Why a beheading? A look at Islamic State's tactic
Yesterday morning, a video was uploaded to YouTube by Islamic State militants that appeared to show something terrible: The execution of an American journalist, James Foley, who had been missing in Syria since November 2012.
For journalists, it's impossible to ignore the echoes of Daniel Pearl, the Wall Street Journal reporter murdered in Pakistan in 2002. Pearl and Foley were almost the same age when they died. Both were working for American news outlets. Both were apparently captured by Islamist extremists, and had recordings of their executions released.
Perhaps the most grim similarity of all, however, is the horrific way both men's bodies were mutilated. Foley, like Pearl, appears to have been beheaded.
While it brought the practice to widespread attention, there were certainly instances of Islamist groups using beheadings before Pearl's death, notably during the first Chechen War. In 1996, for example, Russian soldier Yevgeny Rodionov was filmed as he was beheaded by his rebel captors after refusing to convert to Islam: His death led to calls for Russian Orthodox Church to canonise him.
Pearl's death was particularly shocking, however, as he was a Western, non-combatant journalist. After his death, the tactic seemed to spread, most notably into Iraq where a large number of foreign citizens were captured and later beheaded in the immediate years after the Iraqi war. Some, like American businessman Nicholas Evan Berg, had their murders videotaped. By 2013, beheadings were in the western world: Last year, when two young men in London attacked and murdered an off-duty soldier in broad daylight, they apparently tried to behead him.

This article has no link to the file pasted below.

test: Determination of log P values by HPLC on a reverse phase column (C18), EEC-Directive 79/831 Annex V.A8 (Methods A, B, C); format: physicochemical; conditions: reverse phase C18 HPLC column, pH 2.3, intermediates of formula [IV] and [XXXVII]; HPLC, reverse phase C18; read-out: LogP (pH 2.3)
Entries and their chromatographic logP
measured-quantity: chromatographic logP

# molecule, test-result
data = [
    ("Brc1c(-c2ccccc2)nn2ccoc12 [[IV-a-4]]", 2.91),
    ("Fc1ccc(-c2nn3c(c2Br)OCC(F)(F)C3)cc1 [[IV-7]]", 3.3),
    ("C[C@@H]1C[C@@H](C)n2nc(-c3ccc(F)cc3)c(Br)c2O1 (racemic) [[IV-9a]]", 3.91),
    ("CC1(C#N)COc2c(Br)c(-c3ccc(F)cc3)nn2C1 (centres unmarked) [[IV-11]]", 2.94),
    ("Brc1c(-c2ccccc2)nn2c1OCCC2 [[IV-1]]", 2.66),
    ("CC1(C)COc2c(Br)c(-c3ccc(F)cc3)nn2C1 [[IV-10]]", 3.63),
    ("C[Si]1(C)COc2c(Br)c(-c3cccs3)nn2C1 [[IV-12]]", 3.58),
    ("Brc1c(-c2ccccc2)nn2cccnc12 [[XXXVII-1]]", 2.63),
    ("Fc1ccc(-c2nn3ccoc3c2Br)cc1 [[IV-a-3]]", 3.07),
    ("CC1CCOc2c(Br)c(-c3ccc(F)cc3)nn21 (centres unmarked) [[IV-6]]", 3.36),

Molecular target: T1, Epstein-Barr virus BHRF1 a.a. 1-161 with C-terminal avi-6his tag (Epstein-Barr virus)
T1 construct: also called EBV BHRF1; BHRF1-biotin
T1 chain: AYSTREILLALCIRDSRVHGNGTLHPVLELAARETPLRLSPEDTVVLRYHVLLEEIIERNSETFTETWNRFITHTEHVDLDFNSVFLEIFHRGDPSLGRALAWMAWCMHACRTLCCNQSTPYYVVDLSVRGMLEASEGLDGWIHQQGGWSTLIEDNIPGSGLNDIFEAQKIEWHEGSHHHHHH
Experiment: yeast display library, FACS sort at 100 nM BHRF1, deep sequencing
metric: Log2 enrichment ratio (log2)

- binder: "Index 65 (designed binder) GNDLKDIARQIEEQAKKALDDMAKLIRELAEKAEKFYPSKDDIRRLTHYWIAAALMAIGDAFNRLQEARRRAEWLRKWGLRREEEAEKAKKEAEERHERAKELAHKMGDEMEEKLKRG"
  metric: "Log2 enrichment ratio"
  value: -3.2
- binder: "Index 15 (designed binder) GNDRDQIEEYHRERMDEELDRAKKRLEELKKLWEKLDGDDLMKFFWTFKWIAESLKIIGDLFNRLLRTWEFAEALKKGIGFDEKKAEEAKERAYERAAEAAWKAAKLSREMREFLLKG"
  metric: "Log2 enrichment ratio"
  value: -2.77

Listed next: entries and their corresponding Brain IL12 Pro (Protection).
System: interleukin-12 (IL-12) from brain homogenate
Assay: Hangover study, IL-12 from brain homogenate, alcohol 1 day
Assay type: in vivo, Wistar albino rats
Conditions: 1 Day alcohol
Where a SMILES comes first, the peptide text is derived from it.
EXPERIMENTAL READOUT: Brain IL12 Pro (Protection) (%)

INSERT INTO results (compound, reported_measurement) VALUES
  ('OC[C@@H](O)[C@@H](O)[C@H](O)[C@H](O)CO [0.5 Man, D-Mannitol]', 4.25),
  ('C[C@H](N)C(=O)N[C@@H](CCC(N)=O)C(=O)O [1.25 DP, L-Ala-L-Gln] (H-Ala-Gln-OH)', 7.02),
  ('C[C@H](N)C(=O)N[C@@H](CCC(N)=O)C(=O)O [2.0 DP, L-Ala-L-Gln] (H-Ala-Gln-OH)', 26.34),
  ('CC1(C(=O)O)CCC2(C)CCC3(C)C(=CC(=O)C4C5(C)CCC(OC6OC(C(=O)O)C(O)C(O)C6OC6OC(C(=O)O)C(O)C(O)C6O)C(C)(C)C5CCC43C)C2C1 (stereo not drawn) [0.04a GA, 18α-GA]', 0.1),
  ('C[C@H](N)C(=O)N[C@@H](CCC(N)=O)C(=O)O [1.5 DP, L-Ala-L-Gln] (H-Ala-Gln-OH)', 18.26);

Islamic State, the extremist group that has captured large amounts of Syria and Iraq in recent months, seems to have beheadings as a prominent part of its strategy. When Islamic State militants captured the Iraqi city of Mosul, for instance, there were reports of mass beheadings. This appears to mark a distinct break with the strategy of its predecessor, al Qaeda, which had avoided the tactic in recent years. In 2005, al Qaeda's top deputy Ayman al-Zawahiri sent insurgent leader Abu Musab al-Zarqawi a letter in which he said al Qaeda in Iraq should stop releasing videotapes of hostage executions. Muslims "will never find [the images] palatable", Zawahiri explained. Other Islamist groups, such as Hamas and Hezbollah, have avoided beheadings.
Some analysts have argued that beheading can be linked to Middle Eastern culture. "The religious and cultural symbolism that the sword carries with it in the eyes of the Muslims, particularly in the Middle East, is an important factor in determining the terrorists' choice to behead hostages," Pete Lentini and Muhammad Bakashmar of Monash University's Global Terrorism Research Centre explained in a 2007 academic paper. Lentini and Bakashmar also noted that there are examples of beheadings in modern Islamic states too - just last year Amnesty International criticised a 'disturbing' rise in executions in Saudi Arabia, including beheadings.